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Free Plugin Review: Sanford Reverb

Sanford Reverb is a free reverb plugin that gives you full control over the reverberation of your sound. It used to be a paid plugin, but free since 2015. This review will give you some insights in how this plugin works and what you can do with it!
I use this plugin for all sorts of productions; it’s perfect for ambient sounds since there’s a modulation section which can make it real trippy. But you can definitely use this plugin for drums as well. As an example I gave 1 snare three kinds of reverb so you can hear what’s possible. The first is the original sample. The second and third reverbs are made by me. The fourth is made with one of Sanford’s presets.
Snare 1: Original (no reverb)

Snare 2: Custom Reverb 1

Snare 3: Custom Reverb 2

Snare 4: Rumble Room Preset

The snare used in this example is from our Soul Skool Hip Hop Pack.

Sanford Reverb Overview

This plugin is divided in 5 sections: Early Reflections, Mix, Reverb, Filter and Modulation. It also comes with 20 presets, which are really well designed and the names of the presets will definitely give you a good indication of what the reverberation will sound like.

Snare Samples Sanford Reverb Free Plugin Review
Sanford Reverb (Snare 2: Custom 1)

Early Reflections

This section makes Sanford Reverb such a good plugin. For those who don’t exactly know what early reflection are, see image below, or check out our article “What is Reverb?”. There are 6 early reflections available, 3 for each channel. Each has it own controls: Time, Pan, Level and an On/Off switch.

Elements of Reverb
Elements of Reverb. Source: The Encyclopedia of Home Recording

Time is the amount of time that passes before you hear the reflection. This can really shape your reverberation. Do you want them to follow up quickly or do you want a gap in between two reflections? It’s all possible.
With Pan you can, obviously, pan the sound. This way you can let all the reflections come from your left, I however recommend that for “normal reverberation” you use 2 or 3 for left and the same for right.
The Level parameter determines the loudness of the early reflection. Usually the first reflection is the loudest, the third the weakest. But as I said before, this plugin gives you full control so you can experiment with it and adjust it however you like!


The mix section has 4 controls: Dry, ER, LR and Out. These controls are featured on most reverb plugins so you’re probably familiar with them.
With the Dry parameter you control how much of the initial input is passed out of the Sanford Reverb plugin. ER stands for Early Reflections and determines the level of all the early reflections. LR is the same, but then for the level of Late Reflections (reverb tail). And Out controls the overall output level of the plugin.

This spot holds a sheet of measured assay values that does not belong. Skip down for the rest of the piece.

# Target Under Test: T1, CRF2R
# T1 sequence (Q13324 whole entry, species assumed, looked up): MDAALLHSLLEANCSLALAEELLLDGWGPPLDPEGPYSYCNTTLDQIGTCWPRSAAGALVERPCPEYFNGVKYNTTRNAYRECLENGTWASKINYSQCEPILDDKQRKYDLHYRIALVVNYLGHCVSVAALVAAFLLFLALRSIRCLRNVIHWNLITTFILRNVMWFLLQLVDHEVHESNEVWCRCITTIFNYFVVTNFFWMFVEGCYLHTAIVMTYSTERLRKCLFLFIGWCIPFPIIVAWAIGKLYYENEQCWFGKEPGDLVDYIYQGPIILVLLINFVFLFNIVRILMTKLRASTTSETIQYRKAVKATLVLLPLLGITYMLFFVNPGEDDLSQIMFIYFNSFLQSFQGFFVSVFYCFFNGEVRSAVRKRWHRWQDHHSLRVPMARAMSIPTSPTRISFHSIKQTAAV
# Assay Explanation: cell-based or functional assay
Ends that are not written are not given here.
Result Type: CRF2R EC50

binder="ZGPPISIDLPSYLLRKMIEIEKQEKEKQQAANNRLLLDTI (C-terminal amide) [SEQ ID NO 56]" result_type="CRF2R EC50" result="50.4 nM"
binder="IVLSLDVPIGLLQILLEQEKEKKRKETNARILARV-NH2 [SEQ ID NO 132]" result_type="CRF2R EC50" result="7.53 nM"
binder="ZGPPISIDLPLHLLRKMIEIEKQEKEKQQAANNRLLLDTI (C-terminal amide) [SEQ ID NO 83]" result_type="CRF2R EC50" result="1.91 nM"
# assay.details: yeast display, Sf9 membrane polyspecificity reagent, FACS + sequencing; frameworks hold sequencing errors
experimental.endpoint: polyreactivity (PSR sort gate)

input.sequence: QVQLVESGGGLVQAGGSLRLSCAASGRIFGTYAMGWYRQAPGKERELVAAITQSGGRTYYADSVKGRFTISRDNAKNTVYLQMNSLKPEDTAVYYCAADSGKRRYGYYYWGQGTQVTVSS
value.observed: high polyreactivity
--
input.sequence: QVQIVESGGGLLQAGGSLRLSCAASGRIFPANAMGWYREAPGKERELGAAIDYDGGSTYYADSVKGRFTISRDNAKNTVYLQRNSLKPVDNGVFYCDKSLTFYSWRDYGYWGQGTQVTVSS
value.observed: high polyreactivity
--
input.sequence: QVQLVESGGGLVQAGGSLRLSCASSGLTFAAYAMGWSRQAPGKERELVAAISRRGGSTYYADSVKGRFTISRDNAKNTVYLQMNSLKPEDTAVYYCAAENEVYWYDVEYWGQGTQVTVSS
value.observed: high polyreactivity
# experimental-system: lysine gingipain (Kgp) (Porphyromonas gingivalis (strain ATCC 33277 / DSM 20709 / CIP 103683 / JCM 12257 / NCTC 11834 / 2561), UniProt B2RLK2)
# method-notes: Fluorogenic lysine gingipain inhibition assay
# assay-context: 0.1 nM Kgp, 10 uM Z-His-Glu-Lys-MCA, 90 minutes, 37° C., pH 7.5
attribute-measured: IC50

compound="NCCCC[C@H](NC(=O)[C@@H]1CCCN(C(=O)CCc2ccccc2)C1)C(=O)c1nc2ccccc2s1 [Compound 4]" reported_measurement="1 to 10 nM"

This is your most typical filter. A Low Cut (highpass) and High Cut (lowpass) filter. There’s not much to say about this filter/section. It does what it has to do and that’s filtering out unwanted frequencies.


This section gives you control of the Pre-Delay, Time and Damp. It also holds a Freeze function, which lets you freeze the reverb, making it play continuously without fading away. This way you can listen carefully to your reverberation.
Pre-Delay is the amount of time (ms) it takes before the reverb progress starts. This way you can simulate how long it takes for the sound to reflect and gets back at you.
With the Time knob you set the amount of time it takes for your reverberation to fade out. When you close this knob, you will only hear the early reflections and no tail at all.
Damp is a feature I wasn’t that familiar with when I got this plugin, however I really like it now and I think a reverb plugin is not complete without one (most have it as far as I know, some name it differently). I didn’t know how to put the effect of this control into words, so I opened the manual. Sanford describes it perfectly, so I will just quote the manual: “The Damping control determines the damping frequency. The lower it’s set, the more quickly the reverb will lose higher frequencies. This helps simulate the absorbent quality of a room. For example, a room with carpet on the floor will lose higher frequencies more quickly than an uncarpeted room.”


Modulation lets your sound “move”. So in this situation it will add motion to your late reflections. It’s pretty straight forward, the Depth controls the depth of the modulation and the Speed controls you the speed/rate of the modulation (how often it bounces up and down).


I’ve downloaded this plugin when it became free and I’m still using it since. What I like the most about this plugin is that you can adjust the time, pan and level of the early reflections. I also like the presets it comes with, they will give you a good starting point to create your own unique reverb.

2 thoughts on “Free Plugin Review: Sanford Reverb”

  1. really appreciate the description, as i looked for one for a while. ( New to home recording )
    “With the Dry parameter you control how much of the initial input is passed on to the Sanford Reverb plugin. ”
    Shouldn’t this read how much of the dry signal is passed OUT of the plugin,
    Thanks again

    • Hi Pat!
      You’re absolutely right, thanks for pointing it out.
      Glad you like the article, hope you’re enjoying Sanford Reverb (I still do).


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